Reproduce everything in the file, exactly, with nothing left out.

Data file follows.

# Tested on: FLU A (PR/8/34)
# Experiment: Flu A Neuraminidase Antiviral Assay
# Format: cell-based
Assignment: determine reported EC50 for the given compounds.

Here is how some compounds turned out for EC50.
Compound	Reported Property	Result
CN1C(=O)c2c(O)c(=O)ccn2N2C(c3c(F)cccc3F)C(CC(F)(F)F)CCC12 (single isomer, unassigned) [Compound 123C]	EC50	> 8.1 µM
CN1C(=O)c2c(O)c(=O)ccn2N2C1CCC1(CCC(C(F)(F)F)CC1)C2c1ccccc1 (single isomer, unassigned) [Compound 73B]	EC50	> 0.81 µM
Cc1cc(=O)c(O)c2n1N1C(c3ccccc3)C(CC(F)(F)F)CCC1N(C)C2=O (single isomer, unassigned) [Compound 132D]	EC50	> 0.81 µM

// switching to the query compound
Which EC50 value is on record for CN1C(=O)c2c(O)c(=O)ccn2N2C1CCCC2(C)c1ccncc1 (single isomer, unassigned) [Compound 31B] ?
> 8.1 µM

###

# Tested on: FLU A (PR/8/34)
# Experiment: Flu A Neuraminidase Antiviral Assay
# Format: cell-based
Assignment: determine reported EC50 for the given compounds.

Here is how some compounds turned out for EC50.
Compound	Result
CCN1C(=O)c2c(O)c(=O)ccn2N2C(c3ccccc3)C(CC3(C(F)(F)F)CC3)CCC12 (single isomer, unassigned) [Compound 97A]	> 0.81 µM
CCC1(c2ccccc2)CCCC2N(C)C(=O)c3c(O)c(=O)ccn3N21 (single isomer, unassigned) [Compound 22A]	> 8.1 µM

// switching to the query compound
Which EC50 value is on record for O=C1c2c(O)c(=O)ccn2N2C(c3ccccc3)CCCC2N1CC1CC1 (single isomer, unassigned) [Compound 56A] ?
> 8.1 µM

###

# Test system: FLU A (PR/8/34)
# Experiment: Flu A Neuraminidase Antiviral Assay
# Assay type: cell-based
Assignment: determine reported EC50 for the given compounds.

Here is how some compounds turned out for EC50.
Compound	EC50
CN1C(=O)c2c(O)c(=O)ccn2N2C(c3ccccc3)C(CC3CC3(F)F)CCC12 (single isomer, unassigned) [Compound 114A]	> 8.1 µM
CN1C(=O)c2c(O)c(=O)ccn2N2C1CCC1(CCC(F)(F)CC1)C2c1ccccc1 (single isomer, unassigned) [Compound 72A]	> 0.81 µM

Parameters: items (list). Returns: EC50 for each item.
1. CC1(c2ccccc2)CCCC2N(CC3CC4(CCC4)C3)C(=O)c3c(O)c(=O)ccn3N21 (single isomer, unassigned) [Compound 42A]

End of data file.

# Tested on: FLU A (PR/8/34)
# Experiment: Flu A Neuraminidase Antiviral Assay
# Format: cell-based
Assignment: determine reported EC50 for the given compounds.

Here is how some compounds turned out for EC50.
Compound	Reported Property	Result
CN1C(=O)c2c(O)c(=O)ccn2N2C(c3c(F)cccc3F)C(CC(F)(F)F)CCC12 (single isomer, unassigned) [Compound 123C]	EC50	> 8.1 µM
CN1C(=O)c2c(O)c(=O)ccn2N2C1CCC1(CCC(C(F)(F)F)CC1)C2c1ccccc1 (single isomer, unassigned) [Compound 73B]	EC50	> 0.81 µM
Cc1cc(=O)c(O)c2n1N1C(c3ccccc3)C(CC(F)(F)F)CCC1N(C)C2=O (single isomer, unassigned) [Compound 132D]	EC50	> 0.81 µM

// switching to the query compound
Which EC50 value is on record for CN1C(=O)c2c(O)c(=O)ccn2N2C1CCCC2(C)c1ccncc1 (single isomer, unassigned) [Compound 31B] ?
> 8.1 µM

###

# Tested on: FLU A (PR/8/34)
# Experiment: Flu A Neuraminidase Antiviral Assay
# Format: cell-based
Assignment: determine reported EC50 for the given compounds.

Here is how some compounds turned out for EC50.
Compound	Result
CCN1C(=O)c2c(O)c(=O)ccn2N2C(c3ccccc3)C(CC3(C(F)(F)F)CC3)CCC12 (single isomer, unassigned) [Compound 97A]	> 0.81 µM
CCC1(c2ccccc2)CCCC2N(C)C(=O)c3c(O)c(=O)ccn3N21 (single isomer, unassigned) [Compound 22A]	> 8.1 µM

// switching to the query compound
Which EC50 value is on record for O=C1c2c(O)c(=O)ccn2N2C(c3ccccc3)CCCC2N1CC1CC1 (single isomer, unassigned) [Compound 56A] ?
> 8.1 µM

###

# Test system: FLU A (PR/8/34)
# Experiment: Flu A Neuraminidase Antiviral Assay
# Assay type: cell-based
Assignment: determine reported EC50 for the given compounds.

Here is how some compounds turned out for EC50.
Compound	EC50
CN1C(=O)c2c(O)c(=O)ccn2N2C(c3ccccc3)C(CC3CC3(F)F)CCC12 (single isomer, unassigned) [Compound 114A]	> 8.1 µM
CN1C(=O)c2c(O)c(=O)ccn2N2C1CCC1(CCC(F)(F)CC1)C2c1ccccc1 (single isomer, unassigned) [Compound 72A]	> 0.81 µM

Parameters: items (list). Returns: EC50 for each item.
1. CC1(c2ccccc2)CCCC2N(CC3CC4(CCC4)C3)C(=O)c3c(O)c(=O)ccn3N21 (single isomer, unassigned) [Compound 42A]